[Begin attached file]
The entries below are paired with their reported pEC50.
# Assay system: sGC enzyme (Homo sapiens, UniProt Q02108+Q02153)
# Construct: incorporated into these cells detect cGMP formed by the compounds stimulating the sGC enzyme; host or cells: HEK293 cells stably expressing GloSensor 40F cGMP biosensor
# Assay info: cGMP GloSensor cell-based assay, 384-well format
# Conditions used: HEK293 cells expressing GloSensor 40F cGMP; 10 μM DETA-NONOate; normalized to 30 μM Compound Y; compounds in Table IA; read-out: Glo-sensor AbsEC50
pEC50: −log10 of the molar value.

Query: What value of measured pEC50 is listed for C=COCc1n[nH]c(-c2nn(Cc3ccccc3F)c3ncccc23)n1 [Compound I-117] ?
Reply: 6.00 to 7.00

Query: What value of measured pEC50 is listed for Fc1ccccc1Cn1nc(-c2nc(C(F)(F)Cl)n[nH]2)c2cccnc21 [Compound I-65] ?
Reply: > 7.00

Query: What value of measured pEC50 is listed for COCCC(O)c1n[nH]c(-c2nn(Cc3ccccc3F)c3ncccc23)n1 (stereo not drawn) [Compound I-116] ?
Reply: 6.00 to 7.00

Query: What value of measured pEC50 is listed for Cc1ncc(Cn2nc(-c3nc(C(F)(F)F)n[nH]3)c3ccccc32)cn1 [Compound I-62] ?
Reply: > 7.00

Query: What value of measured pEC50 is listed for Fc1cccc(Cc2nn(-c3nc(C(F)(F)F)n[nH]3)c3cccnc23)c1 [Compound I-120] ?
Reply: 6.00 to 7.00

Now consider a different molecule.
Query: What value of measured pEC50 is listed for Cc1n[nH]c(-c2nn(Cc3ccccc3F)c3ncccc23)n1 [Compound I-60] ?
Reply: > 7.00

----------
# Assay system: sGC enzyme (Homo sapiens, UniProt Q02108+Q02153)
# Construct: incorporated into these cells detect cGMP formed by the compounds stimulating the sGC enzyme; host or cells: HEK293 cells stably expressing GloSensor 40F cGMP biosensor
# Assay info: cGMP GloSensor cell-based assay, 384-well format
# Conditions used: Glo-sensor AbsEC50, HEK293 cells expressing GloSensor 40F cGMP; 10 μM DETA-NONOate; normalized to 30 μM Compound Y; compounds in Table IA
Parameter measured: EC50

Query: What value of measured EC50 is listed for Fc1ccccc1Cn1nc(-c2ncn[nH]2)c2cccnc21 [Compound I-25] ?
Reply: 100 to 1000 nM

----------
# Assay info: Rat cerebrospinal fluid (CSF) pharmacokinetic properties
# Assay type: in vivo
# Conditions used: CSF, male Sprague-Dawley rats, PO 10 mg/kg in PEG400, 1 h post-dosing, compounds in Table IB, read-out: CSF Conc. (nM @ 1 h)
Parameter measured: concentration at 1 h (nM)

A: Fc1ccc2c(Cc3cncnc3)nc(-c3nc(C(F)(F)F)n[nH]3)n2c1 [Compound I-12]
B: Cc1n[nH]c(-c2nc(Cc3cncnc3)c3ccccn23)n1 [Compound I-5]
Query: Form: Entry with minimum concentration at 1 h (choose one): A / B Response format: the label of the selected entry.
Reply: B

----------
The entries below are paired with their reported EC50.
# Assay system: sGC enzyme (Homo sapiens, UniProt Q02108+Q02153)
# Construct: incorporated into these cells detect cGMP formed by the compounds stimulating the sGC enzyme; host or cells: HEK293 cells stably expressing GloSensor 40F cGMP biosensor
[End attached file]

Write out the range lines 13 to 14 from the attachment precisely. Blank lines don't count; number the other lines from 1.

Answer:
Query: What value of measured pEC50 is listed for Cc1ncc(Cn2nc(-c3nc(C(F)(F)F)n[nH]3)c3ccccc32)cn1 [Compound I-62] ?
Reply: > 7.00